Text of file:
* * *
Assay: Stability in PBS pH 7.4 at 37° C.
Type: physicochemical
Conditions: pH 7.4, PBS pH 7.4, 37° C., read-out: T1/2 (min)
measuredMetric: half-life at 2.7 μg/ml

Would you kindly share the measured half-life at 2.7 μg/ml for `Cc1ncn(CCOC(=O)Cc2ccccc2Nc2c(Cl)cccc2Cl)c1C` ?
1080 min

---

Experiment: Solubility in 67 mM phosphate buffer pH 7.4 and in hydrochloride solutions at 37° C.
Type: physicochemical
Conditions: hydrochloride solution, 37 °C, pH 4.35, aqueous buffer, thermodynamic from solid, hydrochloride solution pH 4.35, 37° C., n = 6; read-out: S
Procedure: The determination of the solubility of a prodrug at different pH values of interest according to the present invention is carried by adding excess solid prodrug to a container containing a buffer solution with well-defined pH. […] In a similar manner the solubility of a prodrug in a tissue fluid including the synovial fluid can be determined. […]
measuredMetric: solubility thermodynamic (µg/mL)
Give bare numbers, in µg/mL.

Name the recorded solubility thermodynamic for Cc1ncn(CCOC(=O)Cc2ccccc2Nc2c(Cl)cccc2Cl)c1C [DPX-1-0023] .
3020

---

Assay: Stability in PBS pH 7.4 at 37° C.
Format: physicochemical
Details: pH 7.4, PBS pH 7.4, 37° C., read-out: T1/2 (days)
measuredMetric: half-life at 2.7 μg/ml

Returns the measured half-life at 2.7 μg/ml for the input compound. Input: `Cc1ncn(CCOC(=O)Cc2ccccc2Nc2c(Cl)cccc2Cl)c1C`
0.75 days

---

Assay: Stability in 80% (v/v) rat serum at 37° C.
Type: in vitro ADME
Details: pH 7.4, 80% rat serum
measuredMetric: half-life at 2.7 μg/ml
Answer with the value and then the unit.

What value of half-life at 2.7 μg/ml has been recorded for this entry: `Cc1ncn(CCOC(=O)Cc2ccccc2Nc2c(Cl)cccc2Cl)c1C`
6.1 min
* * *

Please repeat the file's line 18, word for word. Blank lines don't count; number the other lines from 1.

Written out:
Format: physicochemical